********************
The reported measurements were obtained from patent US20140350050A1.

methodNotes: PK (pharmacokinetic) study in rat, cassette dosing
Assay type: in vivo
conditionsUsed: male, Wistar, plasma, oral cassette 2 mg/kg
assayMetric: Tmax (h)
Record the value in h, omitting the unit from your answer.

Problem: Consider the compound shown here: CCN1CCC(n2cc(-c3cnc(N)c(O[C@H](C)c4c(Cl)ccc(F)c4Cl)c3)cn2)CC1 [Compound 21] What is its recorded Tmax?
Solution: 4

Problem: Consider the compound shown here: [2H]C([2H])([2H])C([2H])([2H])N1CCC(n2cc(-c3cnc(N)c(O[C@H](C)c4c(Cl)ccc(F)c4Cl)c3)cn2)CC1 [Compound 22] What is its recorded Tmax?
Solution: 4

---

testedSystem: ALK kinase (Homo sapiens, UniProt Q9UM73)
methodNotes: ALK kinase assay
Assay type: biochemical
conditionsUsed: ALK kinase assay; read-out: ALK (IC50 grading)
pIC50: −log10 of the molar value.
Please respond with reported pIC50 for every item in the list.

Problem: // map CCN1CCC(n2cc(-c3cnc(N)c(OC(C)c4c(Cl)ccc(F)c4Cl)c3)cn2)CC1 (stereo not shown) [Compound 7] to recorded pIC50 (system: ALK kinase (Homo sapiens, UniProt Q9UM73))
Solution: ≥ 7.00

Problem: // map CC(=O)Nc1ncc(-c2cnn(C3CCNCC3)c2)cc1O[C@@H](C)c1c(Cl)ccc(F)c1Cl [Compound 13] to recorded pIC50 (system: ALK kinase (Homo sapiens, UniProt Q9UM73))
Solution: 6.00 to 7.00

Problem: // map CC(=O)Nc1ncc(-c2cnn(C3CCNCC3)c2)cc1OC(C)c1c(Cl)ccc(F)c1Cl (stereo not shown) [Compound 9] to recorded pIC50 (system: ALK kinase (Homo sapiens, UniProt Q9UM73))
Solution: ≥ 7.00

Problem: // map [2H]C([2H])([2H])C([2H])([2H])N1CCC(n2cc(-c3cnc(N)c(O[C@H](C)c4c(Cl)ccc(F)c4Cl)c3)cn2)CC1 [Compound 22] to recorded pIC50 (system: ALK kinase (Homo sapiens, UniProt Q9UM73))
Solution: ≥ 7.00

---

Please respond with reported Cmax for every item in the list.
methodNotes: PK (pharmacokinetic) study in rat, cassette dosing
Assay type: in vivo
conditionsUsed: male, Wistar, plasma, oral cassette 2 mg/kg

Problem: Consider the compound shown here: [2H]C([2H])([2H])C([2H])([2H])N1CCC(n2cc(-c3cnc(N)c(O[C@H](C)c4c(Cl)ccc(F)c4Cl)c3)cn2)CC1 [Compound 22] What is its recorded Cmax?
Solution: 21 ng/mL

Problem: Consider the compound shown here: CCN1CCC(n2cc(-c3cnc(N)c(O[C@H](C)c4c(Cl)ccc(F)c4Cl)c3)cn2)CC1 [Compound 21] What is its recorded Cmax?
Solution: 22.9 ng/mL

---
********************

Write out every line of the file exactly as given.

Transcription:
The reported measurements were obtained from patent US20140350050A1.

methodNotes: PK (pharmacokinetic) study in rat, cassette dosing
Assay type: in vivo
conditionsUsed: male, Wistar, plasma, oral cassette 2 mg/kg
assayMetric: Tmax (h)
Record the value in h, omitting the unit from your answer.

Problem: Consider the compound shown here: CCN1CCC(n2cc(-c3cnc(N)c(O[C@H](C)c4c(Cl)ccc(F)c4Cl)c3)cn2)CC1 [Compound 21] What is its recorded Tmax?
Solution: 4

Problem: Consider the compound shown here: [2H]C([2H])([2H])C([2H])([2H])N1CCC(n2cc(-c3cnc(N)c(O[C@H](C)c4c(Cl)ccc(F)c4Cl)c3)cn2)CC1 [Compound 22] What is its recorded Tmax?
Solution: 4

---

testedSystem: ALK kinase (Homo sapiens, UniProt Q9UM73)
methodNotes: ALK kinase assay
Assay type: biochemical
conditionsUsed: ALK kinase assay; read-out: ALK (IC50 grading)
pIC50: −log10 of the molar value.
Please respond with reported pIC50 for every item in the list.

Problem: // map CCN1CCC(n2cc(-c3cnc(N)c(OC(C)c4c(Cl)ccc(F)c4Cl)c3)cn2)CC1 (stereo not shown) [Compound 7] to recorded pIC50 (system: ALK kinase (Homo sapiens, UniProt Q9UM73))
Solution: ≥ 7.00

Problem: // map CC(=O)Nc1ncc(-c2cnn(C3CCNCC3)c2)cc1O[C@@H](C)c1c(Cl)ccc(F)c1Cl [Compound 13] to recorded pIC50 (system: ALK kinase (Homo sapiens, UniProt Q9UM73))
Solution: 6.00 to 7.00

Problem: // map CC(=O)Nc1ncc(-c2cnn(C3CCNCC3)c2)cc1OC(C)c1c(Cl)ccc(F)c1Cl (stereo not shown) [Compound 9] to recorded pIC50 (system: ALK kinase (Homo sapiens, UniProt Q9UM73))
Solution: ≥ 7.00

Problem: // map [2H]C([2H])([2H])C([2H])([2H])N1CCC(n2cc(-c3cnc(N)c(O[C@H](C)c4c(Cl)ccc(F)c4Cl)c3)cn2)CC1 [Compound 22] to recorded pIC50 (system: ALK kinase (Homo sapiens, UniProt Q9UM73))
Solution: ≥ 7.00

---

Please respond with reported Cmax for every item in the list.
methodNotes: PK (pharmacokinetic) study in rat, cassette dosing
Assay type: in vivo
conditionsUsed: male, Wistar, plasma, oral cassette 2 mg/kg

Problem: Consider the compound shown here: [2H]C([2H])([2H])C([2H])([2H])N1CCC(n2cc(-c3cnc(N)c(O[C@H](C)c4c(Cl)ccc(F)c4Cl)c3)cn2)CC1 [Compound 22] What is its recorded Cmax?
Solution: 21 ng/mL

Problem: Consider the compound shown here: CCN1CCC(n2cc(-c3cnc(N)c(O[C@H](C)c4c(Cl)ccc(F)c4Cl)c3)cn2)CC1 [Compound 21] What is its recorded Cmax?
Solution: 22.9 ng/mL

---